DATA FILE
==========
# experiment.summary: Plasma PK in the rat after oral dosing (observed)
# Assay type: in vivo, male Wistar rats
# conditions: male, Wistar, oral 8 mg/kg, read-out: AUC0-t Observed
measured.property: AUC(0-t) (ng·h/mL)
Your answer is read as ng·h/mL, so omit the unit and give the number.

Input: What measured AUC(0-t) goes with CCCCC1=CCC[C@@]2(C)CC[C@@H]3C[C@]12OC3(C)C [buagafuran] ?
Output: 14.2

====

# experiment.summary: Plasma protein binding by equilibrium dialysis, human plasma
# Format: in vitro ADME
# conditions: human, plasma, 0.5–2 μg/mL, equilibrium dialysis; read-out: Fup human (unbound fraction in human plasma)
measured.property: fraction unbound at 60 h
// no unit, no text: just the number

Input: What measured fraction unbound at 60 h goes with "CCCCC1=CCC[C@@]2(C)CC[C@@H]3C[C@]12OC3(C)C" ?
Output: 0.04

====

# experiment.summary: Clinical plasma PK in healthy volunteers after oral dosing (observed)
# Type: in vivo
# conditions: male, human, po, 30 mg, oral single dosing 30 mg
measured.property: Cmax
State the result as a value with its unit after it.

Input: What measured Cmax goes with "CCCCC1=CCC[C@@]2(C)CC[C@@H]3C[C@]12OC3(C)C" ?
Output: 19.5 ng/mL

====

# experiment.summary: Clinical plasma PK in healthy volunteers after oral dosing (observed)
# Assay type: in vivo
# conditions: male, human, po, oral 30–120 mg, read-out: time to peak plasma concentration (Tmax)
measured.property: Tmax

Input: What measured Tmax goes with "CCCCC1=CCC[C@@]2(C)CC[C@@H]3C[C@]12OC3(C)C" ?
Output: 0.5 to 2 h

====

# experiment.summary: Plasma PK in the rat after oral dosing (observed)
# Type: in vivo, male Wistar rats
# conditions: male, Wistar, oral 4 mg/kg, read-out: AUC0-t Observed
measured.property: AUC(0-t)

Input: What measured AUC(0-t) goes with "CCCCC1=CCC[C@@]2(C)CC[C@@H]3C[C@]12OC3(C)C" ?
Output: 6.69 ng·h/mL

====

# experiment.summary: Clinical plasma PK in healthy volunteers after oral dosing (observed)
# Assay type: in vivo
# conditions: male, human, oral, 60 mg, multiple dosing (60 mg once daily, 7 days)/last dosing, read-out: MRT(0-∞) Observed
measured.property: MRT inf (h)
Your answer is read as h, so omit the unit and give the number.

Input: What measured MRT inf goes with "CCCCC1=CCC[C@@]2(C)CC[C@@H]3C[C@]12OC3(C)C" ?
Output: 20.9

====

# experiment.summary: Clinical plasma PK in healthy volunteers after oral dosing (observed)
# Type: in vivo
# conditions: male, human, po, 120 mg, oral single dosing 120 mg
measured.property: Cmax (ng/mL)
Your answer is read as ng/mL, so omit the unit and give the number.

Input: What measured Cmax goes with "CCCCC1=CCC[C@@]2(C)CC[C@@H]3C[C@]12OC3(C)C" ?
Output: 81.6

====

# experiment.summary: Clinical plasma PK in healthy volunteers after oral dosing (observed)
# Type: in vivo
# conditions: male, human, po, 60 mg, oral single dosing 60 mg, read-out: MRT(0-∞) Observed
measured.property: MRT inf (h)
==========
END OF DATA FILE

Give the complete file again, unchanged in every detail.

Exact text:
# experiment.summary: Plasma PK in the rat after oral dosing (observed)
# Assay type: in vivo, male Wistar rats
# conditions: male, Wistar, oral 8 mg/kg, read-out: AUC0-t Observed
measured.property: AUC(0-t) (ng·h/mL)
Your answer is read as ng·h/mL, so omit the unit and give the number.

Input: What measured AUC(0-t) goes with CCCCC1=CCC[C@@]2(C)CC[C@@H]3C[C@]12OC3(C)C [buagafuran] ?
Output: 14.2

====

# experiment.summary: Plasma protein binding by equilibrium dialysis, human plasma
# Format: in vitro ADME
# conditions: human, plasma, 0.5–2 μg/mL, equilibrium dialysis; read-out: Fup human (unbound fraction in human plasma)
measured.property: fraction unbound at 60 h
// no unit, no text: just the number

Input: What measured fraction unbound at 60 h goes with "CCCCC1=CCC[C@@]2(C)CC[C@@H]3C[C@]12OC3(C)C" ?
Output: 0.04

====

# experiment.summary: Clinical plasma PK in healthy volunteers after oral dosing (observed)
# Type: in vivo
# conditions: male, human, po, 30 mg, oral single dosing 30 mg
measured.property: Cmax
State the result as a value with its unit after it.

Input: What measured Cmax goes with "CCCCC1=CCC[C@@]2(C)CC[C@@H]3C[C@]12OC3(C)C" ?
Output: 19.5 ng/mL

====

# experiment.summary: Clinical plasma PK in healthy volunteers after oral dosing (observed)
# Assay type: in vivo
# conditions: male, human, po, oral 30–120 mg, read-out: time to peak plasma concentration (Tmax)
measured.property: Tmax

Input: What measured Tmax goes with "CCCCC1=CCC[C@@]2(C)CC[C@@H]3C[C@]12OC3(C)C" ?
Output: 0.5 to 2 h

====

# experiment.summary: Plasma PK in the rat after oral dosing (observed)
# Type: in vivo, male Wistar rats
# conditions: male, Wistar, oral 4 mg/kg, read-out: AUC0-t Observed
measured.property: AUC(0-t)

Input: What measured AUC(0-t) goes with "CCCCC1=CCC[C@@]2(C)CC[C@@H]3C[C@]12OC3(C)C" ?
Output: 6.69 ng·h/mL

====

# experiment.summary: Clinical plasma PK in healthy volunteers after oral dosing (observed)
# Assay type: in vivo
# conditions: male, human, oral, 60 mg, multiple dosing (60 mg once daily, 7 days)/last dosing, read-out: MRT(0-∞) Observed
measured.property: MRT inf (h)
Your answer is read as h, so omit the unit and give the number.

Input: What measured MRT inf goes with "CCCCC1=CCC[C@@]2(C)CC[C@@H]3C[C@]12OC3(C)C" ?
Output: 20.9

====

# experiment.summary: Clinical plasma PK in healthy volunteers after oral dosing (observed)
# Type: in vivo
# conditions: male, human, po, 120 mg, oral single dosing 120 mg
measured.property: Cmax (ng/mL)
Your answer is read as ng/mL, so omit the unit and give the number.

Input: What measured Cmax goes with "CCCCC1=CCC[C@@]2(C)CC[C@@H]3C[C@]12OC3(C)C" ?
Output: 81.6

====

# experiment.summary: Clinical plasma PK in healthy volunteers after oral dosing (observed)
# Type: in vivo
# conditions: male, human, po, 60 mg, oral single dosing 60 mg, read-out: MRT(0-∞) Observed
measured.property: MRT inf (h)